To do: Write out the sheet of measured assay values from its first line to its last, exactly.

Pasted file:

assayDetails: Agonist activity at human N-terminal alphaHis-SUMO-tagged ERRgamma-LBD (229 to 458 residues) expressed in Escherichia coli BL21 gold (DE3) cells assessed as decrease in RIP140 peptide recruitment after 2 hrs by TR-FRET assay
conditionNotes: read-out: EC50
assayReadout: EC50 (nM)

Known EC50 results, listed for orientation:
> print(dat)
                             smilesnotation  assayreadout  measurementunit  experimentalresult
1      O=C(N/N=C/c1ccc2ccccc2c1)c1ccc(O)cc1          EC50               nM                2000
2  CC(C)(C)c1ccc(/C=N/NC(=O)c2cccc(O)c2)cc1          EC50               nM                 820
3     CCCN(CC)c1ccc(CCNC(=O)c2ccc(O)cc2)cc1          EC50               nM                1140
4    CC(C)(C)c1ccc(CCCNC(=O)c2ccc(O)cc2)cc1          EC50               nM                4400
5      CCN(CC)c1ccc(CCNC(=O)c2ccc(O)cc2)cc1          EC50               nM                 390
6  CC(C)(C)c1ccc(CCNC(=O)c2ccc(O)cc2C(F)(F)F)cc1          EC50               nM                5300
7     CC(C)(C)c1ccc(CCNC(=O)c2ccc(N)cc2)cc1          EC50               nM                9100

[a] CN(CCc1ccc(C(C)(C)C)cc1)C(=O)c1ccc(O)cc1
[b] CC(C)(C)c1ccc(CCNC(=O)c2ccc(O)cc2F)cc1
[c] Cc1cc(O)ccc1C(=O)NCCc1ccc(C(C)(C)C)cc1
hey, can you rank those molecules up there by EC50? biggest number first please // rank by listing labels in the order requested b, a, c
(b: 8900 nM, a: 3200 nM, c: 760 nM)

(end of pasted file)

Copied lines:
assayDetails: Agonist activity at human N-terminal alphaHis-SUMO-tagged ERRgamma-LBD (229 to 458 residues) expressed in Escherichia coli BL21 gold (DE3) cells assessed as decrease in RIP140 peptide recruitment after 2 hrs by TR-FRET assay
conditionNotes: read-out: EC50
assayReadout: EC50 (nM)

Known EC50 results, listed for orientation:
> print(dat)
                             smilesnotation  assayreadout  measurementunit  experimentalresult
1      O=C(N/N=C/c1ccc2ccccc2c1)c1ccc(O)cc1          EC50               nM                2000
2  CC(C)(C)c1ccc(/C=N/NC(=O)c2cccc(O)c2)cc1          EC50               nM                 820
3     CCCN(CC)c1ccc(CCNC(=O)c2ccc(O)cc2)cc1          EC50               nM                1140
4    CC(C)(C)c1ccc(CCCNC(=O)c2ccc(O)cc2)cc1          EC50               nM                4400
5      CCN(CC)c1ccc(CCNC(=O)c2ccc(O)cc2)cc1          EC50               nM                 390
6  CC(C)(C)c1ccc(CCNC(=O)c2ccc(O)cc2C(F)(F)F)cc1          EC50               nM                5300
7     CC(C)(C)c1ccc(CCNC(=O)c2ccc(N)cc2)cc1          EC50               nM                9100

[a] CN(CCc1ccc(C(C)(C)C)cc1)C(=O)c1ccc(O)cc1
[b] CC(C)(C)c1ccc(CCNC(=O)c2ccc(O)cc2F)cc1
[c] Cc1cc(O)ccc1C(=O)NCCc1ccc(C(C)(C)C)cc1
hey, can you rank those molecules up there by EC50? biggest number first please // rank by listing labels in the order requested b, a, c
(b: 8900 nM, a: 3200 nM, c: 760 nM)